When States Come Out

Author: Phillip M. Ayoub
Publisher: Cambridge University Press
ISBN: 1107115590
Size: 66.64 MB
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In the last two decades, the LGBT movement has gained momentum that is arguably unprecedented in speed and suddenness when compared to other human rights movements. This book investigates the recent history of this transnational movement in Europe, focusing on the diffusion of the norms it champions and the overarching question of why, despite similar international pressures, the trajectories of socio-legal recognition for LGBT minorities are so different across states. The book makes the case that a politics of visibility has engendered the interactions between movements and states that empower marginalized people - mobilizing actors to demand change, influencing the spread of new legal standards, and weaving new ideas into the fabrics of societies. It documents how this process of 'coming out' empowers marginalized social groups by moving them to the center of political debate and public recognition and making it possible for them to obtain rights to which they have due claim.

Morality Politics In A Secular Age

Author: Eva-Maria Euchner
Publisher: Springer
ISBN: 3030105377
Size: 14.20 MB
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"Euchner’s carefully researched and cogently argued study of morality politics in Europe adds an outstanding piece of research to the ever growing literature on religion and politics. Its combination of quantitative and qualitative comparative analysis involving a novel data set and cross-policy perspectives demonstrates persuasively the role of religion as a resource for political action even in secularized societies." —Michael Minkenberg, Viadrina European University, Germany “Building upon the dichotomy between the “secular” and “religious” worlds of European morality politics, Dr. Euchner plumbs the empirical depths of four nations to unearth a compelling theoretical explanation for when value-laden conflicts surface in parliaments with a strong secular-religious party cleavage. This singularly important volume belongs in the institutional libraries and bibliographic collections of every serious student of public policy analysis, especially those of us who focus on morality policy.” —Raymond Tatalovich, Loyola University Chicago, USA This book introduces a new theoretical framework from which to understand religion and morality politics in Europe. This framework provides a first—and rather provocative—answer to the general debate on how religion influences policy-making processes. Specifically, the book argues that religion is more a strategic resource for political parties than a fundamental normative doctrine shaping political parties’ policy-making behavior in a systematic and coherent way. The framework proposes a mechanism (i.e. wedge issue competition) that can be used to identify and explain the conditions under which issues related to religious values rise and fall in parliaments of the religious world in Europe and what consequences we may expect in terms of policy reforms.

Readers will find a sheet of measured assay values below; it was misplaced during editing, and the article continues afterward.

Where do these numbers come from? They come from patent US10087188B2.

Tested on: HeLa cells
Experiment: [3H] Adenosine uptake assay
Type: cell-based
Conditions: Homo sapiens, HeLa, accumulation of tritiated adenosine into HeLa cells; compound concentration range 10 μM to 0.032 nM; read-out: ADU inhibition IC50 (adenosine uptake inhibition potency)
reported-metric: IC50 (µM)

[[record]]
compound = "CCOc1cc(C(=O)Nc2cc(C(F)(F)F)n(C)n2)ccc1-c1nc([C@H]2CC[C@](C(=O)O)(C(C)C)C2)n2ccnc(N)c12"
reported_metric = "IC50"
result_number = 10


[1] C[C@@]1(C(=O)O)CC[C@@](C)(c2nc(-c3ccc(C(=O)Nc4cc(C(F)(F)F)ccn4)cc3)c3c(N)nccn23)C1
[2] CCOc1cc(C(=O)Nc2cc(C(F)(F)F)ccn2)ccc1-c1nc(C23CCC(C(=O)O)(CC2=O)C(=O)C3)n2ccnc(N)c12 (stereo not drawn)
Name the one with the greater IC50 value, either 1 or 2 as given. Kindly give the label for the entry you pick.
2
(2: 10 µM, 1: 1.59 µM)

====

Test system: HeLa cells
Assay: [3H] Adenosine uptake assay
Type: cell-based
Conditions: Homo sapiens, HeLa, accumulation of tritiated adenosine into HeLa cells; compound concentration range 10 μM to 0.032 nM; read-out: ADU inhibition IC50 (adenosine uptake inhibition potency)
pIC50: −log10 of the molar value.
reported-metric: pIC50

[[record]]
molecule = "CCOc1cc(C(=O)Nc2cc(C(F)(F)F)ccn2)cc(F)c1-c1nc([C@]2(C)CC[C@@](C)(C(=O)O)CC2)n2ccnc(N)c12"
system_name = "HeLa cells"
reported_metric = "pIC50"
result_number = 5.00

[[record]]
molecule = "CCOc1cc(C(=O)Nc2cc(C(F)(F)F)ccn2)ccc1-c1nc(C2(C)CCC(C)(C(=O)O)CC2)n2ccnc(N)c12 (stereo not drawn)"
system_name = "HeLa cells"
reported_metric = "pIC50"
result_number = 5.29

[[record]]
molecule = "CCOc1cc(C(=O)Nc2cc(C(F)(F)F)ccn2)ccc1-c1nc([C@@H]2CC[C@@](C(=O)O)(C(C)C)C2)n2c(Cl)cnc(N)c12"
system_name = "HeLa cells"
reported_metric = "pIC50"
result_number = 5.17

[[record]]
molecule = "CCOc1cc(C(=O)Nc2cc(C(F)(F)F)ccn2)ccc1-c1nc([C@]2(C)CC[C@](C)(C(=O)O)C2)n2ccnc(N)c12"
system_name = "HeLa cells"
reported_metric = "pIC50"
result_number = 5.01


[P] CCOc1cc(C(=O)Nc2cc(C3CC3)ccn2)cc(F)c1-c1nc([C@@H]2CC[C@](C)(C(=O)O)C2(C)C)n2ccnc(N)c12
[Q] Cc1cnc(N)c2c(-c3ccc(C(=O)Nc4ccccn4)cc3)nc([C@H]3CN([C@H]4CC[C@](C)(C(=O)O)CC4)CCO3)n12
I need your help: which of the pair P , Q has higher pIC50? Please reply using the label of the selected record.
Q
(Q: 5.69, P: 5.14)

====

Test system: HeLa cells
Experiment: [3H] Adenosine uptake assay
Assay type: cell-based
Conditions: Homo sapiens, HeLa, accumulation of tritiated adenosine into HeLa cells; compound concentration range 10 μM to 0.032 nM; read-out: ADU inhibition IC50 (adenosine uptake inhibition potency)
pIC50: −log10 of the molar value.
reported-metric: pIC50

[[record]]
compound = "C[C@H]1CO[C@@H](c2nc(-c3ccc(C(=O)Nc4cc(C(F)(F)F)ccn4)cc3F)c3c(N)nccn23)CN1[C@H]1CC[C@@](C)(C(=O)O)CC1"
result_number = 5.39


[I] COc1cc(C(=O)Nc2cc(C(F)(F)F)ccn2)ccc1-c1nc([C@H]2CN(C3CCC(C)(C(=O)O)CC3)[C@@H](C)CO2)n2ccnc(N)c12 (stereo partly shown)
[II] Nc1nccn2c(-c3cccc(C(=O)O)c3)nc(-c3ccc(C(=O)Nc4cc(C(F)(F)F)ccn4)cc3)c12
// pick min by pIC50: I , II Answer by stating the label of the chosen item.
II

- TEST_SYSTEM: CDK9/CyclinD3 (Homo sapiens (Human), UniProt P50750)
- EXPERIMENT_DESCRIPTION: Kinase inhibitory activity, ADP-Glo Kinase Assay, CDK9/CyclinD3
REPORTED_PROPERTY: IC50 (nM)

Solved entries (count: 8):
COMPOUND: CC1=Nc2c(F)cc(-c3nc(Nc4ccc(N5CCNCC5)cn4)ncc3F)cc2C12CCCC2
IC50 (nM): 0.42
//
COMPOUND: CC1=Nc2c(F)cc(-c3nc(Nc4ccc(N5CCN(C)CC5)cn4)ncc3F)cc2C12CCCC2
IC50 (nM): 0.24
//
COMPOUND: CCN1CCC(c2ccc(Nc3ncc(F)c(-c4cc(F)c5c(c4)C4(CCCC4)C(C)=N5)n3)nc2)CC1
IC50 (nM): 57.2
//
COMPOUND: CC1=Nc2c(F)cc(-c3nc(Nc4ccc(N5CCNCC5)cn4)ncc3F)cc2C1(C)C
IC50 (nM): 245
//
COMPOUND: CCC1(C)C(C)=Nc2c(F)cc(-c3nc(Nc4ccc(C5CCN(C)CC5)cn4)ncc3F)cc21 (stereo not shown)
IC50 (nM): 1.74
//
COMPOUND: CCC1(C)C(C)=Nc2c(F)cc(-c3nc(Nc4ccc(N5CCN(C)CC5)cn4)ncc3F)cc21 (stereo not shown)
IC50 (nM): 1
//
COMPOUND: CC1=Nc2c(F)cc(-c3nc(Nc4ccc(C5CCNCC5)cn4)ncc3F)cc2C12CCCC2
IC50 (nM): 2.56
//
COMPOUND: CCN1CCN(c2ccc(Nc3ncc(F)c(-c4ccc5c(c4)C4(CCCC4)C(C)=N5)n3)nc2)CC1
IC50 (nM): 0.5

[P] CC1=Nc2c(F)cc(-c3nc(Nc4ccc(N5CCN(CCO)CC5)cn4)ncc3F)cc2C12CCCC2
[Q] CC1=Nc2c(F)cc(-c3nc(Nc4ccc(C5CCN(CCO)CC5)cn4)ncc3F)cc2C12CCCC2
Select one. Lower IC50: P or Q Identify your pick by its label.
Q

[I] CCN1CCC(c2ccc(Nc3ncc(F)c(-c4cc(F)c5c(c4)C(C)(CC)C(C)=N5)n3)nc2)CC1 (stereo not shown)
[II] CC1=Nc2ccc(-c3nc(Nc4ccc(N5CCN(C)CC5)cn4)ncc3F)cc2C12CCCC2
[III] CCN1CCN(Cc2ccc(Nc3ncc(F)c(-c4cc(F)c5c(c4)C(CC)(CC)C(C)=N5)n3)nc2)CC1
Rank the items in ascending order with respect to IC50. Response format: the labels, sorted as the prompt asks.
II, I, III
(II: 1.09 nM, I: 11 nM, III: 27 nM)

Youth Movements And Elections In Eastern Europe

Author: Olena Nikolayenko
Publisher: Cambridge University Press
ISBN: 110841673X
Size: 11.51 MB
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This book examines a dramatic rise of nonviolent youth movements on the eve of national elections in Eastern Europe.

Where Did The Revolution Go

Author: Donatella della Porta
Publisher: Cambridge University Press
ISBN: 110717371X
Size: 57.87 MB
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This book looks at long-term consequences of social movements in times of transition on the quality of democracy in ensuing regimes. It will be useful to students in courses on political sociology, comparative politics, social movements, democratic theory, democratization, and revolution.

Labor And Politics In Indonesia

Author: Teri L. Caraway
Publisher: Cambridge University Press
ISBN: 1108478476
Size: 55.64 MB
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Two decades after Indonesia's transition to democracy, its labor movement has emerged as a vibrant and influential political actor. Labor and Politics in Indonesia provides the first in-depth analysis of this development, investigating how a structurally weak labor movement carved out a strategic foothold in a country with no recent history of union engagement in politics. Caraway and Ford show how Indonesia's labor movement achieved many of its goals first through the disruptive power of contentious politics and later by combining street and electoral politics. Labor and Politics in Indonesia challenges the dominant theoretical approaches in the study of Indonesian politics, demonstrating how this movement became an active, and surprisingly effective, participant in Indonesia's democracy. Caraway and Ford break new theoretical ground in their analysis of how legacies of authoritarianism, the post-transition political opportunity structure, and the tactical creativity of Indonesia's unions combined to propel Indonesia's labor movement to success.